This is a fairly simple tracking system, but the benefits for both buyer and seller are great. Buyers would finally know if one store will have all of their shopping list before they set foot in the store and sellers can become a "go-to" store for users of the database, risking lost business if they do not take part. Of course, every program these days needs a smart phone application, and I think one of the easiest things to do would be to create an app for everyone, because as we all know, without an app an inventory system is pretty useless.

Ultimate Smart Fridge

Smart fridge technology is a new idea, and to be honest, I did not come up with it. However, I thought I did and that's all that counts. All kidding aside, my idea surrounds the system the fridge uses, unlike other blueprint designs that I have seen, where the user inputs all of the stocked items manually. Basically, my idea is this:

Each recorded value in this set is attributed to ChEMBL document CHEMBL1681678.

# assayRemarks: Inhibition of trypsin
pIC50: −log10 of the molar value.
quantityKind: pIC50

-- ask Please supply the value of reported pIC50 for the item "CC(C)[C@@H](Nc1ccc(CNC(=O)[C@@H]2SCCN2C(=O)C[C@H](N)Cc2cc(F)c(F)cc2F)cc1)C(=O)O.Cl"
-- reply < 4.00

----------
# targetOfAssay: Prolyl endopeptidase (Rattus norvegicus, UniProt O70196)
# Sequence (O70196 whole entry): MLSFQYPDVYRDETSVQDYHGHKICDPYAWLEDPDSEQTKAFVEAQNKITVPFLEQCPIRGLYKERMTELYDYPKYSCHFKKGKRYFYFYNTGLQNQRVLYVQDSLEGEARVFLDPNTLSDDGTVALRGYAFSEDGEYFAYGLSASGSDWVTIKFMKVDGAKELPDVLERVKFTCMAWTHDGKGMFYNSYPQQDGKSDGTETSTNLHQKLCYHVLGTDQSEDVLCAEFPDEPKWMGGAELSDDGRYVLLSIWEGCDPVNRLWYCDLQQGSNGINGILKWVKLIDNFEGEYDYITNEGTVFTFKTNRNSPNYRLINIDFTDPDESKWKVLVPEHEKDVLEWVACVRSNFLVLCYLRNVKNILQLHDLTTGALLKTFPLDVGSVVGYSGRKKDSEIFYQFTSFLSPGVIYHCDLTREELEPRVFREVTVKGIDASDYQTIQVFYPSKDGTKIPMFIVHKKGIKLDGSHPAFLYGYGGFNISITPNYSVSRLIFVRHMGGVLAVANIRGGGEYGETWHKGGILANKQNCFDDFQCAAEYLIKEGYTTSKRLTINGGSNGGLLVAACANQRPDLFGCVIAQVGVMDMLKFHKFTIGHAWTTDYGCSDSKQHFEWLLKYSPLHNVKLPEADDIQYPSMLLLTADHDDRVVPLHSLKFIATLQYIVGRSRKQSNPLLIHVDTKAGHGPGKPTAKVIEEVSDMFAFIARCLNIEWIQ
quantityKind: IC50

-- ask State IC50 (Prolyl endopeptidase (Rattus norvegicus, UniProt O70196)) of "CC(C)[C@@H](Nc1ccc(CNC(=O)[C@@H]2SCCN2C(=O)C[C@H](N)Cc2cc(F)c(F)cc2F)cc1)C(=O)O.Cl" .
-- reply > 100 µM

- After you get back from the grocery store with a car full of goodies and you bring all the bags in and set them on your kitchen table, you begin to put the cold items in the fridge. Ok, so if you are anything like me, when my fridge is running low (and actually even when it's fully stocked), I have a tough time making dinners and breakfasts for myself that are edible enough for my girlfriend to want to eat. So, I usually go online and look a few recipes up. Problem is, I never have that last ingredient needed. Or, I never have half of the ingredients the recipes call for. "I wish there was a way to only see recipes that I could actually make!" And like that, my idea for a smart fridge came about.